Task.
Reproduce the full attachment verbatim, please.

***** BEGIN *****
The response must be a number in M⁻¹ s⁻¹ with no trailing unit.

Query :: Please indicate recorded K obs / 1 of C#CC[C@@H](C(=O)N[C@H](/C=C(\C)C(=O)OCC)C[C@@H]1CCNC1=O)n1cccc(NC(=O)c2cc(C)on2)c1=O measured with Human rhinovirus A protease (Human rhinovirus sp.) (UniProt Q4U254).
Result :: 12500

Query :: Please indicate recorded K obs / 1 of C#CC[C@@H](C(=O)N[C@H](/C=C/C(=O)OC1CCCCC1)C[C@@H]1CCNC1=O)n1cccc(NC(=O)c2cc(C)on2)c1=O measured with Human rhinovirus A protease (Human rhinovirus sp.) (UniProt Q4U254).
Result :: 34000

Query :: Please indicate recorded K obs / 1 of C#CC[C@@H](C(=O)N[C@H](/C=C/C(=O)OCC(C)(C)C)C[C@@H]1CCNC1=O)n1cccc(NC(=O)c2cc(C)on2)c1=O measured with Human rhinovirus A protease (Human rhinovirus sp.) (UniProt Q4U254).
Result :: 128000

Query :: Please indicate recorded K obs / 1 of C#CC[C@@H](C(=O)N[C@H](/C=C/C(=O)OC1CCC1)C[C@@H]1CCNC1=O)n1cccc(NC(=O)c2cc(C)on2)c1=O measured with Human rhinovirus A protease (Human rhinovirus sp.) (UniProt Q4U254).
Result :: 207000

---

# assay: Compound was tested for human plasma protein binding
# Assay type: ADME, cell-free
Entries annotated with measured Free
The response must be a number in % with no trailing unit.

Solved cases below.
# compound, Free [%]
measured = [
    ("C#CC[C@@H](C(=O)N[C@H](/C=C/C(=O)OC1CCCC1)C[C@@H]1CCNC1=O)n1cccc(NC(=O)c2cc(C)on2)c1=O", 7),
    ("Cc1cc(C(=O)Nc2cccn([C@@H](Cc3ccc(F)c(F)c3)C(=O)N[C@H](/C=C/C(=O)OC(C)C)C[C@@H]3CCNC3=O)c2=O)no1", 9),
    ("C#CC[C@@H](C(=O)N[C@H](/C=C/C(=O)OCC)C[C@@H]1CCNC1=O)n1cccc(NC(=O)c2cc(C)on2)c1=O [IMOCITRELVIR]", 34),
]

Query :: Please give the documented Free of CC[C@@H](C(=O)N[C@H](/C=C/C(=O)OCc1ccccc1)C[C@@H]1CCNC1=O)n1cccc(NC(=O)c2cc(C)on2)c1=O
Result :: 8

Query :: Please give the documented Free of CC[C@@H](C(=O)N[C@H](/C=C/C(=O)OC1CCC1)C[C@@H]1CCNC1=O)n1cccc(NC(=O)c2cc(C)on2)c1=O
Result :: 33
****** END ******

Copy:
The response must be a number in M⁻¹ s⁻¹ with no trailing unit.

Query :: Please indicate recorded K obs / 1 of C#CC[C@@H](C(=O)N[C@H](/C=C(\C)C(=O)OCC)C[C@@H]1CCNC1=O)n1cccc(NC(=O)c2cc(C)on2)c1=O measured with Human rhinovirus A protease (Human rhinovirus sp.) (UniProt Q4U254).
Result :: 12500

Query :: Please indicate recorded K obs / 1 of C#CC[C@@H](C(=O)N[C@H](/C=C/C(=O)OC1CCCCC1)C[C@@H]1CCNC1=O)n1cccc(NC(=O)c2cc(C)on2)c1=O measured with Human rhinovirus A protease (Human rhinovirus sp.) (UniProt Q4U254).
Result :: 34000

Query :: Please indicate recorded K obs / 1 of C#CC[C@@H](C(=O)N[C@H](/C=C/C(=O)OCC(C)(C)C)C[C@@H]1CCNC1=O)n1cccc(NC(=O)c2cc(C)on2)c1=O measured with Human rhinovirus A protease (Human rhinovirus sp.) (UniProt Q4U254).
Result :: 128000

Query :: Please indicate recorded K obs / 1 of C#CC[C@@H](C(=O)N[C@H](/C=C/C(=O)OC1CCC1)C[C@@H]1CCNC1=O)n1cccc(NC(=O)c2cc(C)on2)c1=O measured with Human rhinovirus A protease (Human rhinovirus sp.) (UniProt Q4U254).
Result :: 207000

---

# assay: Compound was tested for human plasma protein binding
# Assay type: ADME, cell-free
Entries annotated with measured Free
The response must be a number in % with no trailing unit.

Solved cases below.
# compound, Free [%]
measured = [
    ("C#CC[C@@H](C(=O)N[C@H](/C=C/C(=O)OC1CCCC1)C[C@@H]1CCNC1=O)n1cccc(NC(=O)c2cc(C)on2)c1=O", 7),
    ("Cc1cc(C(=O)Nc2cccn([C@@H](Cc3ccc(F)c(F)c3)C(=O)N[C@H](/C=C/C(=O)OC(C)C)C[C@@H]3CCNC3=O)c2=O)no1", 9),
    ("C#CC[C@@H](C(=O)N[C@H](/C=C/C(=O)OCC)C[C@@H]1CCNC1=O)n1cccc(NC(=O)c2cc(C)on2)c1=O [IMOCITRELVIR]", 34),
]

Query :: Please give the documented Free of CC[C@@H](C(=O)N[C@H](/C=C/C(=O)OCc1ccccc1)C[C@@H]1CCNC1=O)n1cccc(NC(=O)c2cc(C)on2)c1=O
Result :: 8

Query :: Please give the documented Free of CC[C@@H](C(=O)N[C@H](/C=C/C(=O)OC1CCC1)C[C@@H]1CCNC1=O)n1cccc(NC(=O)c2cc(C)on2)c1=O
Result :: 33